Sapphire tube 74 can be constructed using the "Verneull" method, which uses oxyhydrogen gas to blow the sapphire tube. Sapphire tube 74 prevents gas impurities, which can degrade the performance of electrical element 60, from reaching electrical element 60. These impurities include H2 CO, H2 S, CO2, CH4, N2, COS, Ar, V, Ni, Fe, Si, Ca, Na, and Zn. Sapphire tube 74 thereby prevents erosion of electrical element 60 by these gases.
A flange sleeve 88 passes through the central aperture in mounting flange 22 and is welded to mounting flange 22 at annular welds 90 and 92. Flange sleeve 88 has a left portion 95, a central portion 94 and a right portion 96. A flange sleeve aperture passes through all three portions of flange sleeve 88 but has a different radius in each portion. Specifically, the radius of the aperture is smaller in central portion 94 than in left portion 95 or right portion 96.
Within central portion 94, sapphire tube 74 is next to the inner surface of flange sleeve 38. Within left portion 95, sapphire tube 74 is separated from the inner surface of flange sleeve 88 by encasement sleeve 76. Within right portion 96, the inner surface of flange sleeve 88 is separated from sapphire tube 74 by an intermediate sleeve 98, a ceramic wrap 100 and a ceramic tube 102.
The end of right portion 96 of flange sleeve 88 is welded to intermediate sleeve 98 by an annular weld. Intermediate sleeve 98 extends beyond the end of right portion 96 and is cemented to ceramic tube 102 along a length 104 at the end of intermediate sleeve 98. Preferably, intermediate sleeve 98 is cemented to ceramic tube 102 using Thermoguss 2000 cement produced by Klebchemie M. G. Becker GmbH + Co. KG of Germany. Ceramic wrap 100 fills the gap between intermediate sleeve 98 and ceramic tube 102, which gap is not otherwise filled by cement. Ceramic tube 102 and intermediate sleeve 98 both have ends that terminate at interior ledge 97 of flange sleeve 88. Interior ledge 97 arises because of the change in the radius of the flange sleeve aperture at the transition point between right portion 96 and central portion 94. Ceramic tube 102 extends in a concentric manner around sapphire tube 74 from interior ledge 97 to a closed end that surrounds the closed end of sapphire tube 74. As such, ceramic tube 102 is referred to generally as a ceramic encasement.
The signal produced by electrical element 60 is carried by conductors 64 and 66 to terminals 68 and 70, which are connected to first ends of ceramic covered electrodes 106 and 108, respectively. In preferred embodiments, ceramic covered electrodes 106 and 108 are spark plugs. Electrode 106 threadably engages portions of central housing 24 that define an aperture 110, which extends between central housing 24 and gas tube 34. Aperture 110 is sealed by electrode 106 and a copper ring 112, which acts as a first sealing ring and is compressed between electrode 106 and central housing 24. Electrode 106 has a terminal 114 on a second end that connects to conductor 46 of FIG. 1. Similarly, electrode 108 threadably engages central housing 24 through an aperture that is sealed by copper ring 116 (a first sealing ring) and electrode 108. Electrode 108 includes terminal 118 on a second end that is connected to conductor 48 of FIG. 1. O-rings 140 and 142 form second rings to seal the interiors of electrodes 106 and 108 at terminals 114 and 118, respectively.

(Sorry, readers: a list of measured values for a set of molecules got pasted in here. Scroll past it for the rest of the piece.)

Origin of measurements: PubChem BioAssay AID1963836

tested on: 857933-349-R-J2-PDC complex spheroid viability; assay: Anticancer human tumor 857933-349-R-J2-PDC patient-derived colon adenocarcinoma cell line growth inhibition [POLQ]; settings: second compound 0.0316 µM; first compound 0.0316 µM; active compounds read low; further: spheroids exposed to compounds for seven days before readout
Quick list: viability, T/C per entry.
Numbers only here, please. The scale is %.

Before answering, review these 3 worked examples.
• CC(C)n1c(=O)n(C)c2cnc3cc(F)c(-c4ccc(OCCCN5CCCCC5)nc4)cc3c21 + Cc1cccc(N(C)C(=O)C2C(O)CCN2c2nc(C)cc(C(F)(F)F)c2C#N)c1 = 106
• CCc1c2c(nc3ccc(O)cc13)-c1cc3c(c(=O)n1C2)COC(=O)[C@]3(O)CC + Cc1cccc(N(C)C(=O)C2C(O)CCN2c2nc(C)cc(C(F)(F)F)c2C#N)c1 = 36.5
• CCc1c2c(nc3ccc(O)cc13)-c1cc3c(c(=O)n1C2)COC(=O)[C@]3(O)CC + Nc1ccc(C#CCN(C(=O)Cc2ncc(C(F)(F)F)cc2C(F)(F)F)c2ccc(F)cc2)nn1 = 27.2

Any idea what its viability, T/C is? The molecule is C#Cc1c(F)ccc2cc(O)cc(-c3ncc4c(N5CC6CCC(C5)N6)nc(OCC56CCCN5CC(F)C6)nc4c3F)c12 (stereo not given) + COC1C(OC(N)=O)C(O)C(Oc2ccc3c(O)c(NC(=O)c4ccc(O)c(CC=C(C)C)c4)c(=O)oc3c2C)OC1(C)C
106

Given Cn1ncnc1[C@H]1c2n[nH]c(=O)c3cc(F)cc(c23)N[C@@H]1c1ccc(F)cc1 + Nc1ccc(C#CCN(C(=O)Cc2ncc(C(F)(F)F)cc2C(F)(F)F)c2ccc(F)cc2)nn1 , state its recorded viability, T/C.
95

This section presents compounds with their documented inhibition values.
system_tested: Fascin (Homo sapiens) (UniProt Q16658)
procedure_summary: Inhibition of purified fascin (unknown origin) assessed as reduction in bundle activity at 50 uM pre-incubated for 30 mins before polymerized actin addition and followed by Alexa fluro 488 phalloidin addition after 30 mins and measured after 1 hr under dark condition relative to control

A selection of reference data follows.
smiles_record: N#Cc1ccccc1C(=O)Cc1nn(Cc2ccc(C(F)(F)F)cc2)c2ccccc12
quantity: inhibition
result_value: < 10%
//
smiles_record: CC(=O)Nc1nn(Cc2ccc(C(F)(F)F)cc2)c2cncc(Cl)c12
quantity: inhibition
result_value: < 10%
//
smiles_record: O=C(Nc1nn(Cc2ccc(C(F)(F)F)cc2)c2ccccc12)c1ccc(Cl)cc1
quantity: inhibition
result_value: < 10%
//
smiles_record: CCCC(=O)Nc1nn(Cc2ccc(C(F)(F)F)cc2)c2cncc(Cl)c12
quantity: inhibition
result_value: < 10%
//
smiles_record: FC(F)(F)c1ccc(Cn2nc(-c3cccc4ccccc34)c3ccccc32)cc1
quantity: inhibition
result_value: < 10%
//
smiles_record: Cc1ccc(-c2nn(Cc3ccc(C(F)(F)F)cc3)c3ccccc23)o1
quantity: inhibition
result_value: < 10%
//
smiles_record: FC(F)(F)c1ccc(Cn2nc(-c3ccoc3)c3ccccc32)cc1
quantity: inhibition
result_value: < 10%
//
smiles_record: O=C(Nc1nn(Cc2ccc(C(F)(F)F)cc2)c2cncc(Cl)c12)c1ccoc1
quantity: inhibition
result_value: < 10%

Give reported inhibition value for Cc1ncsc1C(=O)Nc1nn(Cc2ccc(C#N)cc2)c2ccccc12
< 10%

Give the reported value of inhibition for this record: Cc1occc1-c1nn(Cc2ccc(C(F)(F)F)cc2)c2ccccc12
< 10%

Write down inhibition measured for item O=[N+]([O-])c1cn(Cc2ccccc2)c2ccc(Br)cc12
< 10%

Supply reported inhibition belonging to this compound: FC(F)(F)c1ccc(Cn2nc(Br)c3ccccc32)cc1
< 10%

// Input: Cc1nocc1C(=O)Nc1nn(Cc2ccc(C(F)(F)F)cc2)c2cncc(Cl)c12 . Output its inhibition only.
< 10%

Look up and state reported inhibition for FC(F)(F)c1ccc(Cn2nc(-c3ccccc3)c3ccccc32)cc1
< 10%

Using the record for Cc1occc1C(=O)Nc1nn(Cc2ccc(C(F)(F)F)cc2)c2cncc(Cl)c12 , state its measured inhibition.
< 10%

FIG. 3 is an expanded view of the portion of temperature probe 10 near encasement sleeve 76. In FIG. 3, the connections between sapphire tube 74, insulator 62 and encasement sleeve 76, that together with conductors 64 and 66 and temperature responsive electrical element 60 form a probe insert, are shown in more detail.
Within encasement sleeve 76, insulator 62 is connected to sapphire tube 74 by ceramic material 150 near the left end of sapphire tube 74. A silicone fill material 152 covers the ends of sapphire tube 74 and insulator 62, and extends into a small gap between insula-or 62 and sapphire tube 74 near the left end of sapphire tube 74. Conductors 66 and 64 are covered by silicone insulator sheathings 154 and 156, respectively, and extend from silicone film material 152 through ceramic cap 158. Ceramic cap 158 is covered by a vacuum tight metal bushing 160, which is welded to a cylindrical sleeve 162 of stainless steel. Sleeve 162 is in turn brazed into encasement sleeve 76.
The ends of insulator sheathings 154 and 156 are brazed to produce brazed sheathings 164 and 166, respectively. Conductors 66 and 64 extend out of brazed sheathings 164 and 166, respectively.
Encasement sleeve 76 is connected to sapphire tube 74 through a compressible bushing 170, a Temperature resistent cement material 172, and a hermetic seal 174. Compressible bushing 170 is pressed against the inner wall of encasement sleeve 76 and the outer wall of sapphire tube 74 by a threaded bushing 176 that threadably engages the interior of encasement sleeve 76 and that has an edge in contact with compressible bushing 170. Threaded bushing 176 also threadably engages sleeve extension 178 that is aligned with and in contact with encasement sleeve 76. Temperature resistent cement material 172 fills the end portion of the gap between sleeve extension 178 and sapphire tube 74. Hermetic seal 174 covers temperature resistent cement material 172 between sleeve extension 178 and sapphire tube 74. In preferred embodiments, temperature resistent cement material 172 and hermetic seal 174 are constructed from Thermoguss 2000 cement. Preferably, hermetic seal 174 is constructed from Thermoguss 2000 cement coated with Retasil.
FIG. 4 is an expanded cross-sectional view of the end of probe projection 28. In FIG. 4, ceramic tube 102 encases sapphire tube 74, which in turn encases electrical element 60 and insulator 62.